The other day, my Mum went back to look round our old family home where I grew up, in Edington, Somerset, on invitation from the current owner. The house has changed completely since my Mum moved out in 2001 – she told me the only thing she could find that was ‘recognisable’ was the old door frame going out into the garden from the ‘dining room’.
As we were talking, she passed me an apple: “Take some, they’re from The Haven”.
Apple juice turns to liquid in my eyes as I ‘taste vault’ back to 1972: the apple lands me back into the garden, on the lawn, under the apple tree branches so huge and looping in my child memory, hot summer, playing ponies on the lower boughs, apples dropping off on my friends’ heads, fear of the wind breaking branches weighed down, close up study of the bark with my fingers and hands, boughs sinking towards the mossy lawn at the end of summer, all those kodak instamatic images I have in my mind from that era.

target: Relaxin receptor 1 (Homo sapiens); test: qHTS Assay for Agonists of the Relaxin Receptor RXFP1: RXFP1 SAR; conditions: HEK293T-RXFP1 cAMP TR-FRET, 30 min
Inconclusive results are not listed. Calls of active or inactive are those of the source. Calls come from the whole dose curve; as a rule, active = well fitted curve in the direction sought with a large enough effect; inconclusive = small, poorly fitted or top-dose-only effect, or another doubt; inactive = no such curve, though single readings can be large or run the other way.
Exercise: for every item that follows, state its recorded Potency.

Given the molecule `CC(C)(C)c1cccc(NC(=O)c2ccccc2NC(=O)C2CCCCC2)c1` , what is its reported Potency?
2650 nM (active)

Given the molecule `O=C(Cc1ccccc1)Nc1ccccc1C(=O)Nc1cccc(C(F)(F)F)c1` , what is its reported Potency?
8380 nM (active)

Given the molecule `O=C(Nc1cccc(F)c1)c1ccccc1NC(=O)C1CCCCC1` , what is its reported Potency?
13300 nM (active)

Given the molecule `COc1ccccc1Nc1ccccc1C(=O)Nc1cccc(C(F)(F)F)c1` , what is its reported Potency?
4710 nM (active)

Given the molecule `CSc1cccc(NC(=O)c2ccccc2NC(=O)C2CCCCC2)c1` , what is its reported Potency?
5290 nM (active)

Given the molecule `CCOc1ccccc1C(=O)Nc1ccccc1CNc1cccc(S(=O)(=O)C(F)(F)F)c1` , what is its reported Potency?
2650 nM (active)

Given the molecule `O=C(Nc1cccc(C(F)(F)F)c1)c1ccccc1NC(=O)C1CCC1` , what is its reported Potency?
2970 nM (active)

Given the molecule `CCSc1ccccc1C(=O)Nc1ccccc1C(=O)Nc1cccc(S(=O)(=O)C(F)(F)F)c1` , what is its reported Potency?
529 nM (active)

The tree is both a single entity and a multitude of play and times – a powerful, surprising joining up of past and present, through the ecstatic taste of the fruit.
No other apple I have ever eaten, tastes like this one.